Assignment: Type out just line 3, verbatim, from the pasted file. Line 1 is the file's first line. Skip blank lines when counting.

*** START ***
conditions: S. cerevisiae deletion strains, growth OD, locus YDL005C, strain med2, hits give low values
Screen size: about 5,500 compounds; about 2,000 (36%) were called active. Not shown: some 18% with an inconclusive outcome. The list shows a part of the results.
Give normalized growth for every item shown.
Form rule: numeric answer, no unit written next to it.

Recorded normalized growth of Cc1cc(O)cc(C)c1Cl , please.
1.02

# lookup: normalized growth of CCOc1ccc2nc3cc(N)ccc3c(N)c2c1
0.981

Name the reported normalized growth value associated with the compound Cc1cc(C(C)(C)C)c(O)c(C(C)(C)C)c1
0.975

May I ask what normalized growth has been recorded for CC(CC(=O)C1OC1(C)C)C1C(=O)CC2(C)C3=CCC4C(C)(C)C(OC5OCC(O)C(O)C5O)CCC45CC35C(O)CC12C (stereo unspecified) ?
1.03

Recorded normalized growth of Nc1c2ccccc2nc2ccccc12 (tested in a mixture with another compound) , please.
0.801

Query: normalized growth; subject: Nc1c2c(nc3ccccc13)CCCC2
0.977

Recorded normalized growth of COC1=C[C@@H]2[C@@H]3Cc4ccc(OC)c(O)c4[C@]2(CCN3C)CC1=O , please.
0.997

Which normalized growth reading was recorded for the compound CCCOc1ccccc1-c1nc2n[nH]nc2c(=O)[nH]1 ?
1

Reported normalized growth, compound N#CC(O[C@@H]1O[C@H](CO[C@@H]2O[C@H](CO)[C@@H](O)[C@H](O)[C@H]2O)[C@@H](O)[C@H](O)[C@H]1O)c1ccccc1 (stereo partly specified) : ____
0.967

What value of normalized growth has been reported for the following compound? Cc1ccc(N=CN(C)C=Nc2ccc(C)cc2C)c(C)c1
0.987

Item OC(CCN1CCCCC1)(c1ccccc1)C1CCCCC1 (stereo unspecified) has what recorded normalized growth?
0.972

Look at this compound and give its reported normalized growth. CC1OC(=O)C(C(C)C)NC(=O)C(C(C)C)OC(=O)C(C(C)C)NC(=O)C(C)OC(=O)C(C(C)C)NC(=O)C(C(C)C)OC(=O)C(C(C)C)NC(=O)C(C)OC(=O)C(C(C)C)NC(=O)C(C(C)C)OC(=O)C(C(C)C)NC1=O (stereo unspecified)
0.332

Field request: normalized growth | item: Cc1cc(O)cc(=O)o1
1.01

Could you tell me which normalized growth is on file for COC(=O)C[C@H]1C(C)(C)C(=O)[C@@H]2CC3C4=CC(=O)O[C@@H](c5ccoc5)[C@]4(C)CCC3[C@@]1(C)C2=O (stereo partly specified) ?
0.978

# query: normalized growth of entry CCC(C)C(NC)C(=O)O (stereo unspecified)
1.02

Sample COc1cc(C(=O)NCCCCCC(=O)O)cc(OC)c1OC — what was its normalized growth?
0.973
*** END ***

Give normalized growth for every item shown.